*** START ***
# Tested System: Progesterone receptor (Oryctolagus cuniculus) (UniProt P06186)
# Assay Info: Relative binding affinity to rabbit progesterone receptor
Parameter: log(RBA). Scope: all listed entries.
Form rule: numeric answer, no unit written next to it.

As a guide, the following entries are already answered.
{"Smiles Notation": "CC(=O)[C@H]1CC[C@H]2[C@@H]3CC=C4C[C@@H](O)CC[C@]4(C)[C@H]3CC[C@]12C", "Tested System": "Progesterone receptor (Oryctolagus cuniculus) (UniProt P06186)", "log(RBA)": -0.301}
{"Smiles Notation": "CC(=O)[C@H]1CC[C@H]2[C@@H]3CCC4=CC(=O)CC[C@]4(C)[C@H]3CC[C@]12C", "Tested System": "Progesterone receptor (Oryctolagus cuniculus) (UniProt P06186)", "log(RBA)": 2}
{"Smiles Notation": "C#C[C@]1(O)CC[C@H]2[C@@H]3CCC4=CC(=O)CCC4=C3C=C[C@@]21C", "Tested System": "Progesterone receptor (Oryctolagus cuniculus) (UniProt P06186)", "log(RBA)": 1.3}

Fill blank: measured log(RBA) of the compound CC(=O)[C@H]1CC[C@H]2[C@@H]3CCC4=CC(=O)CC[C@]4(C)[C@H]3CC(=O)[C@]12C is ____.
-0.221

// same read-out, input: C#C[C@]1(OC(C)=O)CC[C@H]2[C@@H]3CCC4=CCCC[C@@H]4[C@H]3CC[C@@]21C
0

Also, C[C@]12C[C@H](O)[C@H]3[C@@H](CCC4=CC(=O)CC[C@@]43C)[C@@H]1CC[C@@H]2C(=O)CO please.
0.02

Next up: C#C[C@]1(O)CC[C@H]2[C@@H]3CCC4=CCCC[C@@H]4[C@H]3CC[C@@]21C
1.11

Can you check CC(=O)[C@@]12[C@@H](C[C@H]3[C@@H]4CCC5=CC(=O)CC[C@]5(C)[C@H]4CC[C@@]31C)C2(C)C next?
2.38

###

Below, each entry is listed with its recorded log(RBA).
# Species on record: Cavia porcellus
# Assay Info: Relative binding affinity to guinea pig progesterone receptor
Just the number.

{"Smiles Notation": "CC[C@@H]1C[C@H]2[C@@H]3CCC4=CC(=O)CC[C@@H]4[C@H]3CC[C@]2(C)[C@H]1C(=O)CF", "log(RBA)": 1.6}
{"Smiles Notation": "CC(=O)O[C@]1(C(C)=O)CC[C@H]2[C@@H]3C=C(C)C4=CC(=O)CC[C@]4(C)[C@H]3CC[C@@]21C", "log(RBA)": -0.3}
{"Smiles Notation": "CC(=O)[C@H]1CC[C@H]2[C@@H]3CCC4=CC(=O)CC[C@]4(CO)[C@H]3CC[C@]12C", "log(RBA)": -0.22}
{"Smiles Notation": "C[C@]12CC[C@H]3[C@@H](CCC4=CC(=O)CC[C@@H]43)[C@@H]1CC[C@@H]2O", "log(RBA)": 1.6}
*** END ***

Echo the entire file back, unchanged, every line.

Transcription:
# Tested System: Progesterone receptor (Oryctolagus cuniculus) (UniProt P06186)
# Assay Info: Relative binding affinity to rabbit progesterone receptor
Parameter: log(RBA). Scope: all listed entries.
Form rule: numeric answer, no unit written next to it.

As a guide, the following entries are already answered.
{"Smiles Notation": "CC(=O)[C@H]1CC[C@H]2[C@@H]3CC=C4C[C@@H](O)CC[C@]4(C)[C@H]3CC[C@]12C", "Tested System": "Progesterone receptor (Oryctolagus cuniculus) (UniProt P06186)", "log(RBA)": -0.301}
{"Smiles Notation": "CC(=O)[C@H]1CC[C@H]2[C@@H]3CCC4=CC(=O)CC[C@]4(C)[C@H]3CC[C@]12C", "Tested System": "Progesterone receptor (Oryctolagus cuniculus) (UniProt P06186)", "log(RBA)": 2}
{"Smiles Notation": "C#C[C@]1(O)CC[C@H]2[C@@H]3CCC4=CC(=O)CCC4=C3C=C[C@@]21C", "Tested System": "Progesterone receptor (Oryctolagus cuniculus) (UniProt P06186)", "log(RBA)": 1.3}

Fill blank: measured log(RBA) of the compound CC(=O)[C@H]1CC[C@H]2[C@@H]3CCC4=CC(=O)CC[C@]4(C)[C@H]3CC(=O)[C@]12C is ____.
-0.221

// same read-out, input: C#C[C@]1(OC(C)=O)CC[C@H]2[C@@H]3CCC4=CCCC[C@@H]4[C@H]3CC[C@@]21C
0

Also, C[C@]12C[C@H](O)[C@H]3[C@@H](CCC4=CC(=O)CC[C@@]43C)[C@@H]1CC[C@@H]2C(=O)CO please.
0.02

Next up: C#C[C@]1(O)CC[C@H]2[C@@H]3CCC4=CCCC[C@@H]4[C@H]3CC[C@@]21C
1.11

Can you check CC(=O)[C@@]12[C@@H](C[C@H]3[C@@H]4CCC5=CC(=O)CC[C@]5(C)[C@H]4CC[C@@]31C)C2(C)C next?
2.38

###

Below, each entry is listed with its recorded log(RBA).
# Species on record: Cavia porcellus
# Assay Info: Relative binding affinity to guinea pig progesterone receptor
Just the number.

{"Smiles Notation": "CC[C@@H]1C[C@H]2[C@@H]3CCC4=CC(=O)CC[C@@H]4[C@H]3CC[C@]2(C)[C@H]1C(=O)CF", "log(RBA)": 1.6}
{"Smiles Notation": "CC(=O)O[C@]1(C(C)=O)CC[C@H]2[C@@H]3C=C(C)C4=CC(=O)CC[C@]4(C)[C@H]3CC[C@@]21C", "log(RBA)": -0.3}
{"Smiles Notation": "CC(=O)[C@H]1CC[C@H]2[C@@H]3CCC4=CC(=O)CC[C@]4(CO)[C@H]3CC[C@]12C", "log(RBA)": -0.22}
{"Smiles Notation": "C[C@]12CC[C@H]3[C@@H](CCC4=CC(=O)CC[C@@H]43)[C@@H]1CC[C@@H]2O", "log(RBA)": 1.6}